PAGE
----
Creemore Skating Club marks 50th anniversary

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Creemore Skating Club is celebrating its 50th anniversary with this year’s carnival highlighting the best of the past five decades. 

Organizers are drawing inspiration from past programs and even hauling out some original costumes for the occasion. 

The club’s scrapbooks documenting each of the 50 years are full of smiling faces and many recognizable local family names. 

When the club formed in 1969, there were 50 skaters registered before the first lesson, and it continued to attract youngsters.

Verna Coker’s inaugural president’s message said, “In this our first year of operation we have over 70 young skaters taking part. We anticipate this number will increase every year and hope to make this an annual event. Although our first season was shortened somewhat by the late installatioan of the artificial ice plant our young skaters have gone through an extensive training period under the instruction of Miss Willene Stewart of Collingwood and I am sure their efforts will please you…

Thanks also go to the mothers who give so much assistance in making costumes, to the arena management, the advertisers who support our program and everyone who helps in any way to make our carnival a success.”

Hansel and Gretel was the theme of the inaugural carnival, performed at the old arena, where the medical centre in now. 

“Over 300 persons young and old jammed Creemore Arena Saturday evening to view the first annual skating carnival presented by Creemore Figure Skating Club, reads a newspaper article of the day. “Needless to say viewing space was at a premium. The arena was tastefully decorated for this occasion and co-chairmen Helen and Bob Walker and their willing helpers deserve a great deal of credit.”

In 1977 there wasn’t a carnival in Creemore because local skaters were dispersed to Stayner and Honeywood due to the closure of the Creemore arena, which was condemned. They were back on home ice in the new arena for the 1978 carnival, entitled Impossible Dream, on April 7 with almost 500 in attendance.

The club went on to have some high profile guest skaters at carnivals, including future world champions and Olympic medalists Brian Orser in 1980 and Elvis Stojko in 1989, and national champion and Olympian Jennifer Robinson in 1994.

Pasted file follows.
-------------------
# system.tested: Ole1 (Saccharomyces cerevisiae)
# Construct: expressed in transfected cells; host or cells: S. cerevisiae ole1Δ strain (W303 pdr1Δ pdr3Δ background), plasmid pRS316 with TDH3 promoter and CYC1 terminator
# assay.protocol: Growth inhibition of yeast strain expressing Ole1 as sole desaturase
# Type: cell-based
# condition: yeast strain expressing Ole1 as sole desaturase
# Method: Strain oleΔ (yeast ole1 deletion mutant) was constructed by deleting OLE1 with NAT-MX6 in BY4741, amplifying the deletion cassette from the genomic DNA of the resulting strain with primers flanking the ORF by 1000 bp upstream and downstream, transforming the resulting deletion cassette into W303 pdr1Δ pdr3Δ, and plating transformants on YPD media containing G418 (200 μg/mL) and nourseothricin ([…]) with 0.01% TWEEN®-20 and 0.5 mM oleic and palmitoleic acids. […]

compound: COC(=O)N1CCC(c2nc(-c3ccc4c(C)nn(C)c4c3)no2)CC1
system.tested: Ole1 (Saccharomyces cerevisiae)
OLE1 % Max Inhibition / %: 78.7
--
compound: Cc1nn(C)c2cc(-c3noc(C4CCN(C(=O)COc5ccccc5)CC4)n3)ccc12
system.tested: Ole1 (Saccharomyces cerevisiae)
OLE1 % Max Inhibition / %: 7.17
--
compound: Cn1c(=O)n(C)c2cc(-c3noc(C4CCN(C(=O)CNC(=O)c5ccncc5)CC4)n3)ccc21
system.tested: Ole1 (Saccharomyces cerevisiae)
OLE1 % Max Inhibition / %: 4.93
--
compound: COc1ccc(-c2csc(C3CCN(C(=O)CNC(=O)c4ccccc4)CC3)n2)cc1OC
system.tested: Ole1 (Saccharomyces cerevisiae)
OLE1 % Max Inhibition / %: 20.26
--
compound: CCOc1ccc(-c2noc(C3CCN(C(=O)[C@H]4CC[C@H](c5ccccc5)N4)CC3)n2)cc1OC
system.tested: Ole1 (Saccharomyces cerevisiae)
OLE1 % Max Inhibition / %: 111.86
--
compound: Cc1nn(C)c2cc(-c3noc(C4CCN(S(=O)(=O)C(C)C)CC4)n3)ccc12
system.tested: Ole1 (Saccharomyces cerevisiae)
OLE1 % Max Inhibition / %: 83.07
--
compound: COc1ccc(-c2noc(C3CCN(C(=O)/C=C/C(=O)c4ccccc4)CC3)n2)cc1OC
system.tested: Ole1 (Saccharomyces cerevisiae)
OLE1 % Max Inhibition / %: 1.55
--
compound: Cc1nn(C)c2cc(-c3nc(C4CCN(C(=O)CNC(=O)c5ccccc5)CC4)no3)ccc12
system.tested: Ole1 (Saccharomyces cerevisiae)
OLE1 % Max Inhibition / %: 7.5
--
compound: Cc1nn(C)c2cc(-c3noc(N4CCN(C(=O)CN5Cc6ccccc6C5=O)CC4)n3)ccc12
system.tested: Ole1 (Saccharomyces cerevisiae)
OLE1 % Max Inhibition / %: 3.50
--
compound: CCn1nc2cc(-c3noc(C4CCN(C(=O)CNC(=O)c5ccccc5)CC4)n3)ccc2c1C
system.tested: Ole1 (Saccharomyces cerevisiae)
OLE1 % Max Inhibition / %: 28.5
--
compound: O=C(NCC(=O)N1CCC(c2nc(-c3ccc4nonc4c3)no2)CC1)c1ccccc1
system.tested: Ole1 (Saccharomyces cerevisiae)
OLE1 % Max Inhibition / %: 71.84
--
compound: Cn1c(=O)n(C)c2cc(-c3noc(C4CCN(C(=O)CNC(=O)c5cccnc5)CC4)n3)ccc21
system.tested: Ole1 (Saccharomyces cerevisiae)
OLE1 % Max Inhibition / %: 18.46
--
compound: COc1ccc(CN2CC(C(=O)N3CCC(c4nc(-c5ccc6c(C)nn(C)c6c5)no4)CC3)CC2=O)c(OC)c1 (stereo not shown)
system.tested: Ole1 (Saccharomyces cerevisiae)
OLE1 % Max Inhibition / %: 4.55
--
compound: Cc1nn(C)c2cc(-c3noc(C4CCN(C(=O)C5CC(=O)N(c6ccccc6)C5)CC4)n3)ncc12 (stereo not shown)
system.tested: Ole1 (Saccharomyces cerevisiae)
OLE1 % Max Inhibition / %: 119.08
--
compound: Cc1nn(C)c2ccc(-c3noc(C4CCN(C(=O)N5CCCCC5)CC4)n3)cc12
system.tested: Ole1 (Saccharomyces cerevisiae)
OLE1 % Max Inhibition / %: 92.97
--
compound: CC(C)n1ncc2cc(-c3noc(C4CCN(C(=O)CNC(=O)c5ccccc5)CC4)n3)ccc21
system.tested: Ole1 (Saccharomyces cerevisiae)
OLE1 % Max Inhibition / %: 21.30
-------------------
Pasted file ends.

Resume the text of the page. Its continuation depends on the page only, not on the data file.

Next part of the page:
The three Bigham sisters have all been part of the skating club family. Julie Bigham, club president, said skating runs in some families, for instance former skater Lori Modrits (nee MacDonald) has two young grandchildren who are now in the program.   

Coach Janice Bigham began skating with the club as a child in 1985. Even when she was away at university in Toronto she came home to skate on weekends and then continued on as coach. Skater Jan Hulme was a skater in the club’s early years and went on to be a long-time coach, and Anita Verstraten is also a long-time coach.

She said enrollment fluctuates over the years between 50 and 100 skaters. The club has 90 skaters this year, coming from Creemore, Glencairn and more than a third coming from New Lowell.

They say there have been a lot of changes over the years. Skate Canada revamps the program every 10 years or so. Now, they set up courses with the intention of keeping skaters moving at all times. It is a bit different from the old way of coaching, which resulted in cold fingers and toes. “They come off the ice tired and sweating,” said Janet.

There has also been the introduction of mandatory helmets for the little kids, as safety regulations have become more strict.

In addition to the youth program, the Creemore Skating Club has an adult skating program on Saturday mornings, and an adult synchronized skating team (they are trying to get a youth synchro team going for next year).

This year’s carnival is on Sunday, March 31, beginning at 2 p.m. It will feature all the club skaters and the ‘skating dads’, which was introduced in the late 1990s as a fun way to get the fathers to try some of the moves and has become a tradition, and a highlight for the audience.

Former skater Mariane McLeod is returning as emcee this year. 

To celebrate the anniversary, there will be a special reception after the carnival where the scrapbooks will be on display and cupcakes will be served. 

Admission costs $8 for adults; $5 for seniors; $2 for students; and children under five are admitted free.

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